March for Choice - Thousands take to the Streets

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Date:

This year has seen a re-energised campaign for abortion rights  in Ireland, starting with the Action on X campaign at the beginning of the year but Youth Defense's awful billboard campaign over the summer invigorated pro-choice activists to take full scale action. On Saturday 29th September the March for Choice was organised to mark International Day for Decriminalisation of Abortion. This has also been organised a month ahead of a publication of a report on abortion from a government appointed expert group, which will examine how the Governement will handle the abortion issue.

 

Figures on the amount of attendees proved to be controversial. The Irish Times and Gardai gave relatively low figures. However, attendees and videos posted of the march showed that in excess of two and a half thousand people showed up. The Irish times later revised their estimate of five hundred to reflect this. The march started at the Spire, which is in itself unusual. However, it proved to be beneficial as it received more attention from passers-by, some of which joined the march. A small group of pro-lifers also stood on O'Connell Street to make their voice heard, but were barely noticed by many in the rally. Many attendees wore red and carried suitcases to signify the many women who have to travel to receive an abortion. Red is the colour worn by people in the UK who meet women coming over from Ireland to have an abortion.

 

Ireland has not seen such a large pro-choice demostration for many years, which shows how important the issue is to many people, but not only that, but for many women. A particularly interesting point was highlighted the previous evening at the Screening for Choice. The profile of choice activists in many countries, for example the USA is predominately women, but in Ireland especially in the past this has not been the case In recent years there has been a change, where it mainly women are becoming involved.

The march finished up at Merrion Square after walking through the City Centre passed the Dáil, many speeches were heard including from trans* activist Ariel Silvera who highlighted that LGTBQ community are natural allies to the pro-choice movement, as people in that community need abortions too. While queer women may not need abortions themselves, their sisters, their friends, their mothers and their daughters may do. Many trans*men can get pregnant and may need abortions too. Abortion providers and campaigners have to be aware of their needs.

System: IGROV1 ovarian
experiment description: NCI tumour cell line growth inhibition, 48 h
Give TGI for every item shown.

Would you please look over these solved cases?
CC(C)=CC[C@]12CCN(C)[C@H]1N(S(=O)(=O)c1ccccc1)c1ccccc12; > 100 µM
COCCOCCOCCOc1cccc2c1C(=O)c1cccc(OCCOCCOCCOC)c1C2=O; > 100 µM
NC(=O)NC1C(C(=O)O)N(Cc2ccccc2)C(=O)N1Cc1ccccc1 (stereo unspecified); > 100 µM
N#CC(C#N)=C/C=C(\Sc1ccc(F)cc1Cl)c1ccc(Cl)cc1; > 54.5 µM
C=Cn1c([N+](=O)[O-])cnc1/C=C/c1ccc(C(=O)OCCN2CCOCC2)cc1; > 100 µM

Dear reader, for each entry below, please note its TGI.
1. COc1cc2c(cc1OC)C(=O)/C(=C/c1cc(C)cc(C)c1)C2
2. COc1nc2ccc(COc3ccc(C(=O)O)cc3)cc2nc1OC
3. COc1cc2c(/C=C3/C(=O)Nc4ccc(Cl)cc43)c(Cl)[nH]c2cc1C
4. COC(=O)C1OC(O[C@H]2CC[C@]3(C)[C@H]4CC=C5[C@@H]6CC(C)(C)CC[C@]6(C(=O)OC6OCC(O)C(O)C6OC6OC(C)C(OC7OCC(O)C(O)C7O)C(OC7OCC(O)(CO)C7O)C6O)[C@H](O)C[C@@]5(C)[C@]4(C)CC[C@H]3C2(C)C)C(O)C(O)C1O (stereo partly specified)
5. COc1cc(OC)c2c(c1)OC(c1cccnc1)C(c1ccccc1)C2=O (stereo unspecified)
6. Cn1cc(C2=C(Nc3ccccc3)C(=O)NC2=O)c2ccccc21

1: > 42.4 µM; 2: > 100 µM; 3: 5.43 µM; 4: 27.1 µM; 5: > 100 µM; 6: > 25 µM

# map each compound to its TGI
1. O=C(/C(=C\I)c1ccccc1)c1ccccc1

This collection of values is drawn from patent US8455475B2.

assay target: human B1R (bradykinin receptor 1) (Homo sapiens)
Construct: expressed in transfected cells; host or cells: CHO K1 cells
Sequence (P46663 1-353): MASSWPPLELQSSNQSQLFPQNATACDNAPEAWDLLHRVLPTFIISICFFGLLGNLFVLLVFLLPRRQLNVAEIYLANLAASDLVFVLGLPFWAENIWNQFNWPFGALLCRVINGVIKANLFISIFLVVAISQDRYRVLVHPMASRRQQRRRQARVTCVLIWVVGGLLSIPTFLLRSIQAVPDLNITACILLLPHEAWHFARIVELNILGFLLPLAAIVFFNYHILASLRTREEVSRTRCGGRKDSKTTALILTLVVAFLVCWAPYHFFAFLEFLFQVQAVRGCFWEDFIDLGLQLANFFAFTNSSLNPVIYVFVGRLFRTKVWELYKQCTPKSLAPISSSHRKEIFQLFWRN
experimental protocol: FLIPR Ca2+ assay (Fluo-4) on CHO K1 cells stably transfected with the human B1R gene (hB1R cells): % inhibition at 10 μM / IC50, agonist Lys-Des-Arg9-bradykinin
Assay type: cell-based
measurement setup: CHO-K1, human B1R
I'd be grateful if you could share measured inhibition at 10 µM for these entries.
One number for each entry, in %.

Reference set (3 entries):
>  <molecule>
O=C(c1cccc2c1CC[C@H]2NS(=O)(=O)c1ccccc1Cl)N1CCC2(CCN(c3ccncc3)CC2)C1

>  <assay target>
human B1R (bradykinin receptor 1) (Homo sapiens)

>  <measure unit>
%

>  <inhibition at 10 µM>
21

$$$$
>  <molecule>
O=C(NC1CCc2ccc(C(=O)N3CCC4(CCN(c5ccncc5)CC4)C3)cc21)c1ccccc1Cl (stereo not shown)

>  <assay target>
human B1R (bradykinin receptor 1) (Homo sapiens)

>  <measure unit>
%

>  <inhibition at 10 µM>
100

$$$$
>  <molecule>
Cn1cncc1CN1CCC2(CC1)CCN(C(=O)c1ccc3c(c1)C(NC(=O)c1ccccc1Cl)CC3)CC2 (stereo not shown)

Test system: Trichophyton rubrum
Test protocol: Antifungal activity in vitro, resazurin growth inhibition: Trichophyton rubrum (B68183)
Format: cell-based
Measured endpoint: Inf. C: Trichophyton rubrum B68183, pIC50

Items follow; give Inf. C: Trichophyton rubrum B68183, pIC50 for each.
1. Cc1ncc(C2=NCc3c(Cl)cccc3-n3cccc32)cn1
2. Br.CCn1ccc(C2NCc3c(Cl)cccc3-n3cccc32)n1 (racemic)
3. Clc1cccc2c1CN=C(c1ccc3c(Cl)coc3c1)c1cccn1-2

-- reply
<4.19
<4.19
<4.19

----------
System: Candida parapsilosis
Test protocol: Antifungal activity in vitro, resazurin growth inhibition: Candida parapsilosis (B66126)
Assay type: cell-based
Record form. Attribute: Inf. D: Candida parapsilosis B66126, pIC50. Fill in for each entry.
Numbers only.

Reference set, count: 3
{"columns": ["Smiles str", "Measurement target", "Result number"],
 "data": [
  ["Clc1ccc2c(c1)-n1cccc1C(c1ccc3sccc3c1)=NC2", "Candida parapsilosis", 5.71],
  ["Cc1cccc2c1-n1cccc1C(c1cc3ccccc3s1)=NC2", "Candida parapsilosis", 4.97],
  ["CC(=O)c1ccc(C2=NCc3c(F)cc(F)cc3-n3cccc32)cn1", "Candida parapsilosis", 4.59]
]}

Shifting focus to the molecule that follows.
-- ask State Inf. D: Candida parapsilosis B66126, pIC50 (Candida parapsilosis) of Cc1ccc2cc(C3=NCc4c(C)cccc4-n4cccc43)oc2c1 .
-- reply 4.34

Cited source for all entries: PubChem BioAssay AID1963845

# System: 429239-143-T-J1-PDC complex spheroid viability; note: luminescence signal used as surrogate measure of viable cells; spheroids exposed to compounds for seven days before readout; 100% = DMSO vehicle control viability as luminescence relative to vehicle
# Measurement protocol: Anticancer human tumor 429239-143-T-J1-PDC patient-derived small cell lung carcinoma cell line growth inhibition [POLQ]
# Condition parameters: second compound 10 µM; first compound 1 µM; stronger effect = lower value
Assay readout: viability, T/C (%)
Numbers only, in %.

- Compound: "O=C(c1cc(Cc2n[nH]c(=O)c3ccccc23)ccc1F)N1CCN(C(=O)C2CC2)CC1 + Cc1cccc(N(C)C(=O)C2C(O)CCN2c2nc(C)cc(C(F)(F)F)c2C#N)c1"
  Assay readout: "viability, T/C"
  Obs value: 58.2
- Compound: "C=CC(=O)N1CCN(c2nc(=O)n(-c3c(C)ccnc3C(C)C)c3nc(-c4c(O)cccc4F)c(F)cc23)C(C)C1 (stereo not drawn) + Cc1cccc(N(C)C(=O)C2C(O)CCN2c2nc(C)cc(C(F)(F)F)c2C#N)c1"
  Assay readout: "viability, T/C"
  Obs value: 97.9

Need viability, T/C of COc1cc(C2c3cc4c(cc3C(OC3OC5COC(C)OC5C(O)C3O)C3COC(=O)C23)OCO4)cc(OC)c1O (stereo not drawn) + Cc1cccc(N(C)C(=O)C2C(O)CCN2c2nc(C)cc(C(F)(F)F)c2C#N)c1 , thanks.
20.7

Mara Clarke from the Abortion Support Network also spoke about her experience of raising money for the network. She discussed how rich women can afford to travel to have an abortion, but poor, working class women are unable to travel and are forced to give birth. The Abortion Support Network provides financial aid and accommodation to women who are travelling over from Ireland to the UK to have an abortion. They are funded exclusively by private donations and fundraisers.

An often forgotten group are migrant women many of whom are not only not able to afford abortions, but are also denied their right to travel. Refugee women are especially hit hard, as they receive the allowance €19.10. Osaro Azamosa from the Irish Feminist Network spoke about this in her speech.

These three speeches drew attention to groups of people who are often marginalised in the abortion debate and are either forced to give birth or have a self-induced abortion. Self-induced abortion is not often discussed in Ireland. While the exact figures are not known for women seeking this type of abortion, 1,216 abortion pills were seized by the Irish Medicine Board in 2009. Many women are turning to this cheaper option as they are hit by the recession. The number of women in Ireland getting abortions are much higher than the figures of women who travel to the UK, as many may go to other countries other than the UK or will not say they are from the Ireland, when traveling over for an abortion. It is time to make abortion legal and on demand and lift the stigmatisation.

 

Further reading

 

This is a selection from the 180 photographs we published in our Facebook album of the March for Choice.

For background articles click on the pro-choice tag on the right.

  • Author: TJ

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